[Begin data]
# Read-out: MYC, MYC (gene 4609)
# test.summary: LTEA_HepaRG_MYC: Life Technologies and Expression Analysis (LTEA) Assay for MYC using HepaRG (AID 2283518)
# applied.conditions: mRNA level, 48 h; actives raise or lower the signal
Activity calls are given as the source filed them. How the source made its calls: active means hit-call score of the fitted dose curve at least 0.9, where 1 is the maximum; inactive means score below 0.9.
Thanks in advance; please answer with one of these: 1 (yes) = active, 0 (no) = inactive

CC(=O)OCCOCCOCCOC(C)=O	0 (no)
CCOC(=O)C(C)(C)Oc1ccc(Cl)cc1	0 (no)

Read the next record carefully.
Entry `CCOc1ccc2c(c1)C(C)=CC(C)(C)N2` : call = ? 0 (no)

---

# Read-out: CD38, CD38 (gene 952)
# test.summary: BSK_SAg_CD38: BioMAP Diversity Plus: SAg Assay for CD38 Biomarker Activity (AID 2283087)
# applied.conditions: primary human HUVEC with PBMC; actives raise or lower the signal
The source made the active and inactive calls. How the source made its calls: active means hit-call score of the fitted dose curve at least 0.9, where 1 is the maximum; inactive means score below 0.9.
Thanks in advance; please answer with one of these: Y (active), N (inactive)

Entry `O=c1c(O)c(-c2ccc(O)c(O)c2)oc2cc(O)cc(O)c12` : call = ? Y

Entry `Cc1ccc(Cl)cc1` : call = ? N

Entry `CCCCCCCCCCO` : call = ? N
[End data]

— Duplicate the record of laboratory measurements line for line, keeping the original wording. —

# Read-out: MYC, MYC (gene 4609)
# test.summary: LTEA_HepaRG_MYC: Life Technologies and Expression Analysis (LTEA) Assay for MYC using HepaRG (AID 2283518)
# applied.conditions: mRNA level, 48 h; actives raise or lower the signal
Activity calls are given as the source filed them. How the source made its calls: active means hit-call score of the fitted dose curve at least 0.9, where 1 is the maximum; inactive means score below 0.9.
Thanks in advance; please answer with one of these: 1 (yes) = active, 0 (no) = inactive

CC(=O)OCCOCCOCCOC(C)=O	0 (no)
CCOC(=O)C(C)(C)Oc1ccc(Cl)cc1	0 (no)

Read the next record carefully.
Entry `CCOc1ccc2c(c1)C(C)=CC(C)(C)N2` : call = ? 0 (no)

---

# Read-out: CD38, CD38 (gene 952)
# test.summary: BSK_SAg_CD38: BioMAP Diversity Plus: SAg Assay for CD38 Biomarker Activity (AID 2283087)
# applied.conditions: primary human HUVEC with PBMC; actives raise or lower the signal
The source made the active and inactive calls. How the source made its calls: active means hit-call score of the fitted dose curve at least 0.9, where 1 is the maximum; inactive means score below 0.9.
Thanks in advance; please answer with one of these: Y (active), N (inactive)

Entry `O=c1c(O)c(-c2ccc(O)c(O)c2)oc2cc(O)cc(O)c12` : call = ? Y

Entry `Cc1ccc(Cl)cc1` : call = ? N

Entry `CCCCCCCCCCO` : call = ? N